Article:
use strict;
use warnings;
package Project::Euler::Problem::P003;
BEGIN {
$Project::Euler::Problem::P003::VERSION = '0.20';
}
use Carp;
use Modern::Perl;
use Moose;
use Math::Big::Factors qw/ factors_wheel /;
with 'Project::Euler::Problem::Base';
#ABSTRACT: Solutions for problem 003 - Max prime factor
sub _build_problem_number {
# Must be an int > 0
return 3;
}
sub _build_problem_name {
return q{Max prime factor};
}
sub _build_problem_date {
return q{02 November 2001};
}
sub _build_problem_desc {
return <<'__END_DESC';
The prime factors of 13195 are 5, 7, 13 and 29. What is the largest prime factor of the number 600,851,475,143?
__END_DESC
}
sub _build_default_input {
return 600_851_475_143;
}
sub _build_default_answer {
return 6857;
}
#has '+has_input' => (default => 0);
sub _build_help_message {
return <<'__END_HELP';
There is little to no customization for this problem, simply tell it what you
want to factor with custom_input
__END_HELP
}
sub _check_input {
my ( $self, $input, ) = @_;
if ($input !~ /\D/ or $input < 1) {
croak sprintf(q{Your input, '%s', must be all digits and >= 1}, $input);
}
}
sub _solve_problem {
my ($self, $max) = @_;
# Use either the user-supplied max or the default value for the module
$max //= $self->default_input;
# Create the wheel based off the number of digits in the number
my $wheel_size = length $max < 15 ? 5 : 6;
# Get the list of factors. This is definitely "cheating" and will have to
# be replaced later with, most likely, a sieve or something
my @factors = factors_wheel($max, $wheel_size);
# Store the list of fibs used and return the last prime generated by the
# wheel in string form
$self->_set_more_info(sprintf('The factors were %s', join q{, }, @factors));
return $factors[-1]->numify;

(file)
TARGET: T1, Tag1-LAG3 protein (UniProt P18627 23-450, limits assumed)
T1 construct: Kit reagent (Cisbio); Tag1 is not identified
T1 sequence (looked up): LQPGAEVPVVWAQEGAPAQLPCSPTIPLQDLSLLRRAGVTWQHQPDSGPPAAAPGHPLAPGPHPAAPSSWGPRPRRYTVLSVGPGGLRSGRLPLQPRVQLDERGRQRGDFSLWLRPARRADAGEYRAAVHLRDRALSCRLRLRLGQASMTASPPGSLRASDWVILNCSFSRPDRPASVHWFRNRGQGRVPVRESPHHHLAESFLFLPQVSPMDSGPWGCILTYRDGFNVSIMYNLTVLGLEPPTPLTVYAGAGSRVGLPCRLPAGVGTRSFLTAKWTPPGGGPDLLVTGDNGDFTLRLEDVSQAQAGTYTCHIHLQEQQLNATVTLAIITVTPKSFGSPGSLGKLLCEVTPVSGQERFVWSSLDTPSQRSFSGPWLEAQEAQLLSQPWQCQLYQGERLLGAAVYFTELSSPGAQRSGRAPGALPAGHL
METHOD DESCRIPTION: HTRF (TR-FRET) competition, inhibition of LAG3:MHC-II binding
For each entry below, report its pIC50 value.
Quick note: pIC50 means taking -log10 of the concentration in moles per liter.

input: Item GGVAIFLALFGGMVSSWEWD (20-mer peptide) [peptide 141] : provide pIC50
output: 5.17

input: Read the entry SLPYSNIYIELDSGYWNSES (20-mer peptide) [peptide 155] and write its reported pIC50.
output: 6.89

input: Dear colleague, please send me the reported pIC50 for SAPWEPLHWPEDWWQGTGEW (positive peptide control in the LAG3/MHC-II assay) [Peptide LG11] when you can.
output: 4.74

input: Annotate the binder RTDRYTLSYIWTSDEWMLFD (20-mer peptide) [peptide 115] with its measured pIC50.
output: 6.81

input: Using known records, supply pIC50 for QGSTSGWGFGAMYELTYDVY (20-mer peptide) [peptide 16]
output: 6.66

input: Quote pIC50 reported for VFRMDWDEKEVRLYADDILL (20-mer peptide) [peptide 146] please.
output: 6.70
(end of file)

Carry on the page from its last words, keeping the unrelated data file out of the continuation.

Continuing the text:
}
__PACKAGE__->meta->make_immutable;
1; # End of Project::Euler::Problem::P003
__END__
=pod
=head1 NAME
Project::Euler::Problem::P003 - Solutions for problem 003 - Max prime factor
=head1 VERSION
version 0.20
=head1 HOMEPAGE
L<< http://projecteuler.net/index.php?section=problems&id=3 >>
=head1 SYNOPSIS
use Project::Euler::Problem::P003;
my $p3 = Project::Euler::Problem::P003->new;
my $default_answer = $p3->solve;
=head1 DESCRIPTION
This module is used to solve problem #003
Here we find the maximum prime factor of a given number. Math::Big::Factor is
used to generate a prime wheel that finds all of the prime factors. From there
it's a simple matter of taking the last one in the array to find the max value.
This will eventually be changed to use a custom-build prime generator to stay in
the spirit of the Project Euler.
=head1 Problem Attributes
*None*
=head1 SETUP
=head2 Problem Number
003
=head2 Problem Name
Max prime factor
=head2 Problem Date
02 November 2001
=head2 Problem Desc
The prime factors of 13195 are 5, 7, 13 and 29. What is the largest prime
factor of the number 600,851,475,143?
=head2 Default Input
600,851,475,143
=head2 Default Answer
6857
=head2 Has Input?
Yes
=head2 Help Message
There is little to no customization for this problem, simply tell it what you
want to factor with custom_input
=head1 INTERNAL FUNCTIONS
=head2 Validate Input
The restrictions on custom_input
A positive integer
=head2 Solving the problem
Use factors_wheel to find all of the prime factors for the given number. Since
the function always returns a sorted list, we can just return the last number
in the returned array to find the max. In order to speed up the function
whenever possible, a smaller wheel is generated if the number is less than 10
characters long
=head1 AUTHOR
Adam Lesperance
=head1 COPYRIGHT AND LICENSE
This software is copyright (c) 2010 by Adam Lesperance.
This is free software; you can redistribute it and/or modify it under
the same terms as the Perl 5 programming language system itself.
=cut